The deaths of Lewis and Huxley were mute, private events, only reported in The Times three days later.
Or have House Speaker John Boehner introduce a bill to outlaw adverbs in this campaign, thus rendering Newt mute.
Then, to mute that notion, the insider accounts offered up the transparent spin that he had made his decision a week ago.
late 14c., mewet "silent," from Old French muet "dumb, mute" (12c.), diminutive of mut, mo, from Latin mutus "silent, speechless, dumb," probably from imitative base *meue- (cf. Sanskrit mukah "dumb," Greek myein "to be shut," of the mouth). Form assimilated in 16c. to Latin mutus.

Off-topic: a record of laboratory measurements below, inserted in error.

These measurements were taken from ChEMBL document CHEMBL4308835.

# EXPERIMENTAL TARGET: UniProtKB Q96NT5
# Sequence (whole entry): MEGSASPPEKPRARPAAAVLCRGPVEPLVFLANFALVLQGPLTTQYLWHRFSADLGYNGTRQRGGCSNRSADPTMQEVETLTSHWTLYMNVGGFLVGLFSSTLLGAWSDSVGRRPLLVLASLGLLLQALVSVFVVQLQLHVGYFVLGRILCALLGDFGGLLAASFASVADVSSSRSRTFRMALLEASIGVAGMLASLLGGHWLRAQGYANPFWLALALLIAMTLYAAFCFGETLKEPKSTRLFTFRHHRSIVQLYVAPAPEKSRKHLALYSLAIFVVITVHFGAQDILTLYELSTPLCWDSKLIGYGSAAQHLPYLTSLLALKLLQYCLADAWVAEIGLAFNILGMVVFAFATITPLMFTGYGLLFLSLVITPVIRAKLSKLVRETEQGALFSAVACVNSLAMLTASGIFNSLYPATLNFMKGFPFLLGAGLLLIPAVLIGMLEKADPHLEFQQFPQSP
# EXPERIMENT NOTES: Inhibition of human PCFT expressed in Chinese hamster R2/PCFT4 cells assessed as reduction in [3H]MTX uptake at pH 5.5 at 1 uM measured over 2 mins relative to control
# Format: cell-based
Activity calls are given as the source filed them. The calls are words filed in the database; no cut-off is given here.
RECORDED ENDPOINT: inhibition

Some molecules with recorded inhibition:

1570s, "stage actor in a dumb show;" 1610s as "person who does not speak," from mute (adj.). Musical sense first recorded 1811 of stringed instruments, 1841, of horns.
Unable or unwilling to speak. n.
One who does not have the faculty of speech. No longer in technical use, considered offensive.